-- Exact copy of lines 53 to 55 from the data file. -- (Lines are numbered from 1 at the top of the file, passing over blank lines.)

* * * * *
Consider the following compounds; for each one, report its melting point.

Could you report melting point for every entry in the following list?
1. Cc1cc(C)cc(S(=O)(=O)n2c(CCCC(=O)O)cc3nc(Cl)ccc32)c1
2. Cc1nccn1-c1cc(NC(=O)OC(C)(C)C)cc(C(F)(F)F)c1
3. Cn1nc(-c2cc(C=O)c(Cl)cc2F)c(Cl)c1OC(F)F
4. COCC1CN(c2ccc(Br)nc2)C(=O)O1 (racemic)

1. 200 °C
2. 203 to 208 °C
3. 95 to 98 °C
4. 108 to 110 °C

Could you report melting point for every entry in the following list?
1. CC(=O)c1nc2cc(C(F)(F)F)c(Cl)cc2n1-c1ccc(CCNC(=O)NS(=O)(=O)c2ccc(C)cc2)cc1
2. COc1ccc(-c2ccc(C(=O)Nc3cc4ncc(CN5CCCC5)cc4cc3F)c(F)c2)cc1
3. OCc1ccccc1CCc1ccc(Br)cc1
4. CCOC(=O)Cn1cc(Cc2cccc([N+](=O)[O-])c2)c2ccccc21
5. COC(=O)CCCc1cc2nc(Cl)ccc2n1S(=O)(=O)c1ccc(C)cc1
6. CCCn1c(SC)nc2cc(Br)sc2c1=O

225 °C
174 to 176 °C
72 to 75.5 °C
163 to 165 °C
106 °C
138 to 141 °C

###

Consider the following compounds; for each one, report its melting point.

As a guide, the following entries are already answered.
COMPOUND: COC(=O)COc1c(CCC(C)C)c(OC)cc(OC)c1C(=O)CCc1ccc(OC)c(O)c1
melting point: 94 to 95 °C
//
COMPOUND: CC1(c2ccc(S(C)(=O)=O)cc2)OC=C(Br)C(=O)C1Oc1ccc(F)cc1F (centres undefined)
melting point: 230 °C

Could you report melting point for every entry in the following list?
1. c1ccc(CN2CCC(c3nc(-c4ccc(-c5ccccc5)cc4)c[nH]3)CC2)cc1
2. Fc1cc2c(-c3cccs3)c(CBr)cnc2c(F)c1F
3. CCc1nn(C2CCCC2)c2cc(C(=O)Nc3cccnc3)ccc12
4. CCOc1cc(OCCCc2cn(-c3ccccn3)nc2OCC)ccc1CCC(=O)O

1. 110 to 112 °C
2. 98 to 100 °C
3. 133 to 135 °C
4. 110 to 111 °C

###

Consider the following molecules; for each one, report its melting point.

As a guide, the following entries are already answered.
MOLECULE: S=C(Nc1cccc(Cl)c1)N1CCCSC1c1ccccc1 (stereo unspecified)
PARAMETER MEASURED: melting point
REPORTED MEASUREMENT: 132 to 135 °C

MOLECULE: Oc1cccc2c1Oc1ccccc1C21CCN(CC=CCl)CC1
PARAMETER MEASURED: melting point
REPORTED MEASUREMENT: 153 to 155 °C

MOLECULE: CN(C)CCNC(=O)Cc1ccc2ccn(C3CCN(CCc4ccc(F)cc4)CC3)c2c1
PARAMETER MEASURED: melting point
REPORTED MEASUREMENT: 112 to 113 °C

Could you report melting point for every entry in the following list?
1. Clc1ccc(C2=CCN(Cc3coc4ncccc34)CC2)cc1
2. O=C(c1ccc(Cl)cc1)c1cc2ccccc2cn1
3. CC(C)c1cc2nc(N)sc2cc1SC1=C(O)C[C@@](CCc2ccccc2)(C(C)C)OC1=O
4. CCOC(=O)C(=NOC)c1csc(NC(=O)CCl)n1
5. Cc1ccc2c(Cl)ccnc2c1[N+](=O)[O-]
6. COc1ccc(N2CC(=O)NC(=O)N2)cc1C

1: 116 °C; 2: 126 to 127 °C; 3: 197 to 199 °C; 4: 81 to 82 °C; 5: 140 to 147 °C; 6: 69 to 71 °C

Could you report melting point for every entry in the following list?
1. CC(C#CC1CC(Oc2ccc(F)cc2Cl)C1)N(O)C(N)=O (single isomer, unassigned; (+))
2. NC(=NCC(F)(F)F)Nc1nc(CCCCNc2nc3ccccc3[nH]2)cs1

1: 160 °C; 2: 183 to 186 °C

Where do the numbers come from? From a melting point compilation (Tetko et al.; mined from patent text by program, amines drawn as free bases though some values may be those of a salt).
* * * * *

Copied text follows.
Could you report melting point for every entry in the following list?
1. Clc1ccc(C2=CCN(Cc3coc4ncccc34)CC2)cc1
2. O=C(c1ccc(Cl)cc1)c1cc2ccccc2cn1